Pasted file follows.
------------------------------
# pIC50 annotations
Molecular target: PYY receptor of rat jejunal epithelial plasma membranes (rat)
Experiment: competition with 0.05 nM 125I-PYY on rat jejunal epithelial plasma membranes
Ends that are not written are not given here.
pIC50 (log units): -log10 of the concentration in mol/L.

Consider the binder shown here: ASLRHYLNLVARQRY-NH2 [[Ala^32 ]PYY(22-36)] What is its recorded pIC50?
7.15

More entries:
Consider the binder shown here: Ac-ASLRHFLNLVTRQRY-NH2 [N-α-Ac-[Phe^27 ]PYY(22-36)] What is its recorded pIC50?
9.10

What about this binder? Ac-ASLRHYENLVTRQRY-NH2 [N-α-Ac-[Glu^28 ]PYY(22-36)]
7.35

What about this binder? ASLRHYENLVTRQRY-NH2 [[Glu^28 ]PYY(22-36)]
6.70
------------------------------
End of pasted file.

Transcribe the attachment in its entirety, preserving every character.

# pIC50 annotations
Molecular target: PYY receptor of rat jejunal epithelial plasma membranes (rat)
Experiment: competition with 0.05 nM 125I-PYY on rat jejunal epithelial plasma membranes
Ends that are not written are not given here.
pIC50 (log units): -log10 of the concentration in mol/L.

Consider the binder shown here: ASLRHYLNLVARQRY-NH2 [[Ala^32 ]PYY(22-36)] What is its recorded pIC50?
7.15

More entries:
Consider the binder shown here: Ac-ASLRHFLNLVTRQRY-NH2 [N-α-Ac-[Phe^27 ]PYY(22-36)] What is its recorded pIC50?
9.10

What about this binder? Ac-ASLRHYENLVTRQRY-NH2 [N-α-Ac-[Glu^28 ]PYY(22-36)]
7.35

What about this binder? ASLRHYENLVTRQRY-NH2 [[Glu^28 ]PYY(22-36)]
6.70